Ex­perts sug­gest the city needs to build far more than the 6,500 homes cur­rently com­pleted ev­ery year to catch up with de­mand – the city’s pop­u­la­tion is fore­cast to top one mil­lion by 2034 and

is cur­rently grow­ing by 10,000 a year. “Build­ing is go­ing on but it is too late and not enough,” says Mie-lan Kok, a city es­tate agent who spe­cialises in help­ing ex­pats buy a home. “Peo­ple re­ally like liv­ing in Am­s­ter­dam and when you com­pare it to other cities, it is still rel­a­tively cheap.”

The city is also grap­pling with its pop­u­lar­ity as a tourist des­ti­na­tion. In par­tic­u­lar, the prac­tice of buy­ing up empty homes and rent­ing them out to tourists via web­sites such as Airbnb has come un­der fire. Am­s­ter­dam was one of the first cities in the world to reach an agree­ment with Airbnb on how many days home­own­ers can rent out their prop­er­ties, but the 60 day limit agreed in 2016 is to be cut back fur­ther to 30 days.

In Jan­uary, the city joined forces with Barcelona, Vi­enna and Paris to urge the Euro­pean Com­mis­sion to bet­ter reg­u­late the lu­cra­tive hol­i­day mar­ket by forc­ing Airbnb and other plat­forms to share their data with the cities them­selves. Cam­paign­ers say that the lu­cra­tive in­come from hol­i­day ren­tals means houses are not be­ing put back onto the mar­ket when peo­ple ei­ther move or set up home to­gether.

As well as the over­all short­age of hous­ing in ev­ery price class, the sim­ple lack of space is an­other ma­jor is­sue. “Some 80 per cent of homes within the Am­s­ter­dam ring road are smaller than 80 square me­tres, and there are very few fam­ily homes,” says Heinen. “If you are look­ing for three or four bed­rooms you are look­ing


– Lex Brans, City of Am­s­ter­dam

for at least 120 square me­tres and more… then you are look­ing at up­wards of €1 mil­lion. If you are look­ing to buy a fam­ily home in the canal area it­self, then buy­ers have to be pre­pared to pay much more than that.”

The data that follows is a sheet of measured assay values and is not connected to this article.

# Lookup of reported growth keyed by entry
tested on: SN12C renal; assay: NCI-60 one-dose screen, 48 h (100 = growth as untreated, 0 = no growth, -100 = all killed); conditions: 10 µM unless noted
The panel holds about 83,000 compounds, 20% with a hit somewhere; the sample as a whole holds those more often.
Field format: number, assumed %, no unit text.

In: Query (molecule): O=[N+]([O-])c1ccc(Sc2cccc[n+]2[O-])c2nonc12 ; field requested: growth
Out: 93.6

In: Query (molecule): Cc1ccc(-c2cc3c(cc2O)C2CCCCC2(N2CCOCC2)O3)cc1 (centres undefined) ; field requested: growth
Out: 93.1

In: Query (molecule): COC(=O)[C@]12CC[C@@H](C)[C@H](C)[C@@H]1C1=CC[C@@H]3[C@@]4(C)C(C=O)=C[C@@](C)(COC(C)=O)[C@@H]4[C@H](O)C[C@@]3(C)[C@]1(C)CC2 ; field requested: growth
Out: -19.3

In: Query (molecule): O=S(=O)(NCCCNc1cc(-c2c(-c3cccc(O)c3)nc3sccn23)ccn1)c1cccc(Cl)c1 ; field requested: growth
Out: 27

Not only are Am­s­ter­dam houses small, but they are also of­ten lack­ing in bath­rooms when seen through for­eign­ers’ eyes. Show­ers are more com­mon than baths, and the small toi­let off the hall with its tiny sink with no hot wa­ter are the butt of many an ex­pat joke. “If we are talk­ing high end, then peo­ple want two or three bath­rooms, they want more san­i­tary pro­vi­sions than the Dutch,” says the MVA’S Heinen. The Dutch, by con­trast, want out­side space. “Peo­ple from abroad who are look­ing at the up­per end of the mar­ket are used to spend­ing time in the park, so they are not that both­ered about a roof ter­race or a large bal­cony,” he says. “They also con­sider a park­ing place to be es­sen­tial, as well as a lift.”

Se­cu­rity is an­other is­sue. In­ter­com sys­tems are be­com­ing more com­mon, but a ground floor door­man is a rar­ity. “My Asian clients in par­tic­u­lar are used to hav­ing good home se­cu­rity and are used to there be­ing a concierge,” says Kok. “I have to ex­plain to them that Am­s­ter­dam is a safe place to live and we just don’t have them (home se­cu­rity fea­tures).”

Of course, homes which in­clude the req­ui­site num­ber of bath­rooms, se­cu­rity and lifts can be found, but at a price. The real top end – the hid­den gems – get sold in se­cret for sums of €6 mil­lion and higher. These are the houses that are bought by tele­vi­sion celebri­ties or top-level ex­ec­u­tives, and they want to keep it quiet. Luck­ily, Am­s­ter­dammers are very de­fen­sive of their pri­vacy.

“If you want some­thing ex­clu­sive, you need to work with an es­tate agent be­cause they know what is out there,” said Mar­i­anne Joanknecht, a bro­ker with Sotheby’s In­ter­na­tional, which has a spe­cialised of­fice in Am­s­ter­dam. “Peo­ple with homes in the most ex­pen­sive seg­ments don’t want it to be known that their prop­erty is up for sale.”

Joanknecht fo­cuses on this up­per end of the mar­ket and says even the Pontsteiger de­vel­op­ment can be con­sid­ered too far out of town. “What peo­ple want is the Dutch her­itage, the canals, and there are only a lim­ited num­ber of those prop­er­ties,” says Joanknecht. The area around the Ri­jksmu­seum, voted one of the best mu­se­ums in the world, and the main city park, the Von­del­park, are also ex­tremely sought af­ter for larger fam­ily homes, she said.

“I would al­ways ask po­ten­tial buy­ers if they re­ally want to be in the canal district,” Heinen said. “Peo­ple have this idea about what liv­ing in Am­s­ter­dam should be. But they should look in other parts of the city too. In Zuid, the south­ern district de­vel­oped around the end of the 19th cen­tury, you’ve got more choice and you are still within cy­cling dis­tance of all the main at­trac­tions.”

Then again, if you want ev­ery­thing in walk­ing dis­tance, a pic­turesque canal house awaits you.